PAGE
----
The concept of delivering nutrient-rich meals directly to people who most need them, in an effort to decrease overall healthcare spending, has gained considerable momentum over the past several years. Those who have benefited the most include adults aging at home, people with disabilities remaining independent at home, people recovering after discharge from the hospital, and people struggling to manage one or more chronic conditions—like diabetes, heart disease, cancer and obesity. However, there is another group who may benefit greatly from programs like these: individuals with behavioral or mental health issues.
Behavioral health issues (including substance abuse and addictions) and mental health issues (such as depression, bipolar disorder and schizophrenia) are among the costliest conditions to manage.
The Agency for Healthcare Research and Quality reported that mental health and substance abuse cases accounted for 1 in 8 emergency room (ER) visits in the U.S. in 2010. According to the Centers for Disease Control and Prevention (CDC), one in five American adults will experience a mental illness in a given year, and one in 25 American adults currently lives with a serious mental illness. The Substance Abuse and Mental Health Services Administration (SAMHSA) published that in 2014, nearly eight million American adults battled both a mental health disorder and a substance use disorder, or co-occurring disorders.
Here’s where nutrition comes in. A common symptom characterized by behavioral and mental illnesses is a major change in eating habits.
Someone with depression or anxiety may experience a decrease or an increase in appetite and may skip meals or over-eat for emotional comfort. Alternately, people suffering from these and other conditions may feel too distracted or fatigued to prepare and consume healthy meals and snacks. Whether under- and over-eating, both scenarios can lead to poor nutritional status—which, in turn, can affect one’s mental health. In addition, when someone has not eaten or is malnourished, his or her medications may not be optimally absorbed or may cause controllable side-effects—such as stomach upset, which can impact medication efficacy and adherence.
Further, nutritional imbalances have been linked to depression. For example, vitamin B-12 and other B vitamins play a role in producing brain chemicals that affect mood and other brain functions. Low levels of B-12 and other B vitamins, such as vitamin B-6 and folate, may be linked to depression.” As another example, persons with bipolar disorder are believed to have lower levels of the chemical messenger serotonin, which can spark a craving for carbs and sweets.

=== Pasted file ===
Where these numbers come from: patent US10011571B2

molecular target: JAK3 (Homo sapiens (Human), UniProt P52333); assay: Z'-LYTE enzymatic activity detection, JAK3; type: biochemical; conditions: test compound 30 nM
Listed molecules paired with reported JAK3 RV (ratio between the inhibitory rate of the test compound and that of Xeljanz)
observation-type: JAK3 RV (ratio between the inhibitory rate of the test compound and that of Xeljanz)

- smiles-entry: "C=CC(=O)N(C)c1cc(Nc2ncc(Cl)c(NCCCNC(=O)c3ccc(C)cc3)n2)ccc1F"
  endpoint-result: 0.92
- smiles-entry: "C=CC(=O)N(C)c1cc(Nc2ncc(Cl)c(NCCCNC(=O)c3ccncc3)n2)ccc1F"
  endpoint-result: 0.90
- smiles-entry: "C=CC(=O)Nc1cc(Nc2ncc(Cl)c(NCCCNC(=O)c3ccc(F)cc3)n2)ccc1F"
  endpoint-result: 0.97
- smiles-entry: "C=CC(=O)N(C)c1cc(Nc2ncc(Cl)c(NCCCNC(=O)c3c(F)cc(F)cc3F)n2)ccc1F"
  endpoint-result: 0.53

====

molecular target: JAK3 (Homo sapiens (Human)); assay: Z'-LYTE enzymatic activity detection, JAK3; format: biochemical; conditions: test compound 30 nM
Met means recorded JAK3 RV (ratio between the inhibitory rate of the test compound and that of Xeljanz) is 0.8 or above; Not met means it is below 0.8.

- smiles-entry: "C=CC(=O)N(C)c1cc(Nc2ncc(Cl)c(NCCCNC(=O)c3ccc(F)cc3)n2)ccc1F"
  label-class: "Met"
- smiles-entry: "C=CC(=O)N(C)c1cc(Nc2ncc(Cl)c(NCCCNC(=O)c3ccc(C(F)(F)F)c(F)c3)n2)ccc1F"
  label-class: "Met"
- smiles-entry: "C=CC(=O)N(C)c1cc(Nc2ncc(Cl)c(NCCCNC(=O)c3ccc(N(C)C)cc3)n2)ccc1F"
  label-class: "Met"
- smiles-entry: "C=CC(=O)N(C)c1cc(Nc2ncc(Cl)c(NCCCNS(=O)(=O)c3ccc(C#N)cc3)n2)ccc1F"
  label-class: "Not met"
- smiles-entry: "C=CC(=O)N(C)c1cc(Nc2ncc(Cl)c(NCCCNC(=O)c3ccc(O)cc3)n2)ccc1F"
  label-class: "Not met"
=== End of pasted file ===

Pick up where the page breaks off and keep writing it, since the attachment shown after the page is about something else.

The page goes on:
Research studies have provided evidence of a strong link between mental illness, mental health and physical health—especially as it relates to chronic disease occurrence, course and treatment. For example, depression has been shown to affect the occurrence, treatment and outcome of several chronic diseases and conditions, including heart disease, diabetes, hypertension, cancer and obesity. (Chapman DP, Perry GS, Strine TW. The vital link between chronic disease and depressive disorders. Prev Chronic Dis. 2005;2(1):A14) The likelihood of depression increases with an increasing number of chronic conditions. Emerging evidence shows that positive mental health is associated with improved health outcomes. Researchers found a link between an upbeat mental state and improved health—including lower blood pressure, reduced risk for heart disease, healthier weight, better blood sugar levels and longer life.
A critical factor associated with both mental health and diet is poverty. A person’s mental health, and many common mental disorders, are shaped by various social, economic and physical environments throughout different stages of life. Risk factors for many common mental disorders are heavily associated with social inequalities, whereby the greater the inequality, the higher the inequality in risk (Jessica Allen, Reuben Balfour, Ruth Bell & Michael Marmot (2014) Social determinants of mental health, International Review of Psychiatry, 26:4, 392-407, DOI: 10.3109/09540261.2014.928270)
Medicaid plays a key role in covering and financing behavioral health care. In 2015, Medicaid covered 21% of adults with mental illness, 26% of adults with serious mental illness (SMI), and 17% of adults with a substance abuse disorder (SUD). In comparison, Medicaid covered 14% of the general adult population. On a per-enrollee basis, average Medicaid spending for people with behavioral health diagnoses was nearly four times what it was for enrollees without these diagnoses ($13,303 versus $3,564). Medicare Advantage plans are also strongly impacted: Medicare plans pay for approximately 14% of mental health costs.
It’s clear that individuals struggling with behavioral and mental health issues require holistic programs of care. Addressing nutrition, along with food access through a fully prepared meal-delivery program, can help optimize member engagement, clinical outcomes and overall cost of care.